Supervision

Anti-Money Laundering and Countering the Financing of Terrorism Supervision

In fulfilling its role as state competent authority responsible for effectively monitoring credit and financial institutions' compliance with their Anti-Money Laundering (AML) and Countering the Financing of Terrorism (CFT) obligations under the Criminal Justice (Money Laundering and Terrorist Financing) Act 2010 (as amended) ("CJA 2010"), credit and financial institutions should have regard to the following:

  • All financial and credit institutions must comply with their statutory obligations, and must be able to demonstrate to the Central Bank how they have complied;
  • The Central Bank conducts on-site inspections and other supervisory engagements across the financial sector to effectively monitor that there is compliance and effective implementation of the relevant statutory obligations;
  • Emphasis will be placed on compliance with the requirements under the CJA 2010 to adopt and implement policies and procedures for the assessment and management of risks of money laundering and terrorist financing;
  • Policies and procedures must be up-to-date and available for inspection, and that senior management (including boards of directors) can demonstrate full awareness of their responsibilities;
  • Measures will be taken by the Central Bank that are reasonably necessary for the purpose of securing compliance and there are a wide range of administrative sanctions available to the Central Bank to utilize to this end, if necessary.

Risk Based approach to AML Supervision

The Central Bank implements a risk-based approach to AML and CFT supervision of credit and financial institutions ('firms'). Effective risk based supervision entails identifying money laundering ('ML') and terrorist financing ('TF') risks and supervising firms commensurate with the risks identified and taking necessary action to bring about compliance.

There are two elements of the Central Bank's risk-based approach to AML/CFT supervision: (a) Identification and Assessment of ML/TF Risk; and (b) AML/CFT Supervisory Engagement to monitor and bring about compliance by firms.

Identification and Assessment of ML/TF Risk

The Central Bank maintains a Money Laundering / Terrorist Financing Risk Assessment ('ML / TF Risk Assessment') which identifies and assesses ML/TF risk in the financial sector in Ireland from a supervisory perspective.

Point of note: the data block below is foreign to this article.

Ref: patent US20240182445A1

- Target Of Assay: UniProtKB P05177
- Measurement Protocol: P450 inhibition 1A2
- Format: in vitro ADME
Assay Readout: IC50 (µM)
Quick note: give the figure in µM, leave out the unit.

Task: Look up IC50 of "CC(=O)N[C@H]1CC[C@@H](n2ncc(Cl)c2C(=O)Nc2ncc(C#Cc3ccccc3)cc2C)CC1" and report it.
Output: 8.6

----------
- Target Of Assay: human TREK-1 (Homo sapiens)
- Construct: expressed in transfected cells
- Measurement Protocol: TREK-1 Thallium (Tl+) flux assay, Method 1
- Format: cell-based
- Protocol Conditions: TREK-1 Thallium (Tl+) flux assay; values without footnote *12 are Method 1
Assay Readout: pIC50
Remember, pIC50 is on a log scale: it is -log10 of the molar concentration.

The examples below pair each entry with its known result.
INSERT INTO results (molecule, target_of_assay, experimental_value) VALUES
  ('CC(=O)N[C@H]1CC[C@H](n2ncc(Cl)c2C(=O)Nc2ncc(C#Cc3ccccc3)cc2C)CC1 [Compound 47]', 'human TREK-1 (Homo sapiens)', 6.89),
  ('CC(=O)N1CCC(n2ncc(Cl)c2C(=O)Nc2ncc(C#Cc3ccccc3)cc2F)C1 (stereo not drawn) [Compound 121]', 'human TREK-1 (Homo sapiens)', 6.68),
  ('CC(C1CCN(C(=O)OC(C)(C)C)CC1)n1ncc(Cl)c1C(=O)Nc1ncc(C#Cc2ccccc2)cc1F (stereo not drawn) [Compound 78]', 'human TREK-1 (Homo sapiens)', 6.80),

Risk Assessment Process

The ML/TF Risk Assessment includes;

  • The ML/TF risks associated with the firms business models; and
  • The overall quality of the firms' AML/CFT control framework

Factors considered during the ML/TF assessment include:

  • Nature, scale and complexity;
  • Types of customers;
  • Distribution channels;
  • Products and services; and
  • Any other relevant factors

The ML/TF Risk Assessment is an iterative process, given the evolving and changing nature of ML/TF risk in the financial sectors supervised by the Central Bank. The Central Bank reviews and revises its understanding of ML/TF risk from a number of sources, including:

  • Output from supervisory engagement;
  • Its outreach programme; and
  • Intelligence gathering and sharing with law enforcement agencies, financial intelligence units, revenue and customs agencies, national & international policy makers and other supervisors (national and international).

ML/TF Risk Assessment Ratings

The ML/TF Risk Assessment model assigns four ML/TF sectoral ratings - High; Medium High; Medium Low; and Low risk. The overall risk rating for each sector is set out in the table below.

Table: Financial Sector Risk RatinRisk Based Table

Firm Specific ML/TF Risk Ratings

Firms that are designated persons are categorised by sector and the ML/TF risk rating applicable to that sector will be applied to the firm. Individual firms' ML/TF risk ratings are applied on the basis of supervisory engagements such as inspections, submission of Risk Evaluation Questionnaires and other interactions in relation to the firm. An individual firm's ML/TF risk rating may differ from the risk rating applied to its sector, depending on the specific ML/TF risk associated with its business model and the quality of its AML/CFT control framework.

It is important to note that an assessment of a firm as being of a higher ML/TF risk does not necessarily indicate that there is low level of AML/CFT compliance in that firm. Some firms will by the very nature or scale of their business model, remain higher ML/TF risk even with robust AML/CFT compliance frameworks in place.

AML / CFT Supervisory Engagement Model

Firms should note that the AML/CFT supervisory engagement model is separate and distinct from the Prudential and Consumer supervisory engagement models.

The Central Bank implements a graduated approach to AML/CFT risk-based supervision. What this means is that higher intensity supervisory measures (e.g. onsite inspections) are used to monitor firms that are higher risk. Other less intensive supervisory measures such as AML/CFT Risk Evaluation Questionnaires and outreach activities (e.g. presentations and seminars) are also used as part of the Central Bank's AML/CFT supervisory programme.

The frequency and intensity of AML/CFT supervisory engagement model for an individual firm is dependent on its ML/TF risk rating as set out in the table below:

Table: AML/CFT Minimum Supervisory Engagement Model

 

High

ML/TF Risk[1]